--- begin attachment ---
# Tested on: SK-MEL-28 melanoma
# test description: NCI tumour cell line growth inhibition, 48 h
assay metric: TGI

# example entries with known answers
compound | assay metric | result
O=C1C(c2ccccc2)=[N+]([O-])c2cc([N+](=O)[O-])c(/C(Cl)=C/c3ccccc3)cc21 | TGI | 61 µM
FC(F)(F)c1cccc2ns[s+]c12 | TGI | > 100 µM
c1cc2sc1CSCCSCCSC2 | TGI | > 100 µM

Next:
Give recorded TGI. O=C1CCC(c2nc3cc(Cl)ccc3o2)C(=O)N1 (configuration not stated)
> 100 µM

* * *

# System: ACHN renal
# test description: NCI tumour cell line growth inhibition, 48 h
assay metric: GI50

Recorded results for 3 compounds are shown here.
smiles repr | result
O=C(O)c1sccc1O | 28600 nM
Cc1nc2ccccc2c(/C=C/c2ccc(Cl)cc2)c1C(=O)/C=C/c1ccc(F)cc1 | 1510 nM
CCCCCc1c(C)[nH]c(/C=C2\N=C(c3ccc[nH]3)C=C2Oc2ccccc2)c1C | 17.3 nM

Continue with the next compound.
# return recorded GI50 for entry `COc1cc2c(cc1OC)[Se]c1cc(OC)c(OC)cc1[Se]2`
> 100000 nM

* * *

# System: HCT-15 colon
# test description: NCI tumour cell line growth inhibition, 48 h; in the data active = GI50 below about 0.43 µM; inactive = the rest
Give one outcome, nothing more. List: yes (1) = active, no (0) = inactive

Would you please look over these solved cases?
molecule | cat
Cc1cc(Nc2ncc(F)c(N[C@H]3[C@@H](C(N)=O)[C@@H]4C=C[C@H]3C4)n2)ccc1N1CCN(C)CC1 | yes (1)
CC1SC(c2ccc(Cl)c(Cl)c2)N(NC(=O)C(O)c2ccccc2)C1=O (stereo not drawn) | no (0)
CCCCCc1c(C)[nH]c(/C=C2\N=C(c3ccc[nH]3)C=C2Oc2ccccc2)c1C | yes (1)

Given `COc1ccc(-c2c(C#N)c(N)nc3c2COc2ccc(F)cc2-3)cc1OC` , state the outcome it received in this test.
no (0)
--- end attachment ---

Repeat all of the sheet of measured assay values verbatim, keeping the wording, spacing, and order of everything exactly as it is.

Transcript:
# Tested on: SK-MEL-28 melanoma
# test description: NCI tumour cell line growth inhibition, 48 h
assay metric: TGI

# example entries with known answers
compound | assay metric | result
O=C1C(c2ccccc2)=[N+]([O-])c2cc([N+](=O)[O-])c(/C(Cl)=C/c3ccccc3)cc21 | TGI | 61 µM
FC(F)(F)c1cccc2ns[s+]c12 | TGI | > 100 µM
c1cc2sc1CSCCSCCSC2 | TGI | > 100 µM

Next:
Give recorded TGI. O=C1CCC(c2nc3cc(Cl)ccc3o2)C(=O)N1 (configuration not stated)
> 100 µM

* * *

# System: ACHN renal
# test description: NCI tumour cell line growth inhibition, 48 h
assay metric: GI50

Recorded results for 3 compounds are shown here.
smiles repr | result
O=C(O)c1sccc1O | 28600 nM
Cc1nc2ccccc2c(/C=C/c2ccc(Cl)cc2)c1C(=O)/C=C/c1ccc(F)cc1 | 1510 nM
CCCCCc1c(C)[nH]c(/C=C2\N=C(c3ccc[nH]3)C=C2Oc2ccccc2)c1C | 17.3 nM

Continue with the next compound.
# return recorded GI50 for entry `COc1cc2c(cc1OC)[Se]c1cc(OC)c(OC)cc1[Se]2`
> 100000 nM

* * *

# System: HCT-15 colon
# test description: NCI tumour cell line growth inhibition, 48 h; in the data active = GI50 below about 0.43 µM; inactive = the rest
Give one outcome, nothing more. List: yes (1) = active, no (0) = inactive

Would you please look over these solved cases?
molecule | cat
Cc1cc(Nc2ncc(F)c(N[C@H]3[C@@H](C(N)=O)[C@@H]4C=C[C@H]3C4)n2)ccc1N1CCN(C)CC1 | yes (1)
CC1SC(c2ccc(Cl)c(Cl)c2)N(NC(=O)C(O)c2ccccc2)C1=O (stereo not drawn) | no (0)
CCCCCc1c(C)[nH]c(/C=C2\N=C(c3ccc[nH]3)C=C2Oc2ccccc2)c1C | yes (1)

Given `COc1ccc(-c2c(C#N)c(N)nc3c2COc2ccc(F)cc2-3)cc1OC` , state the outcome it received in this test.
no (0)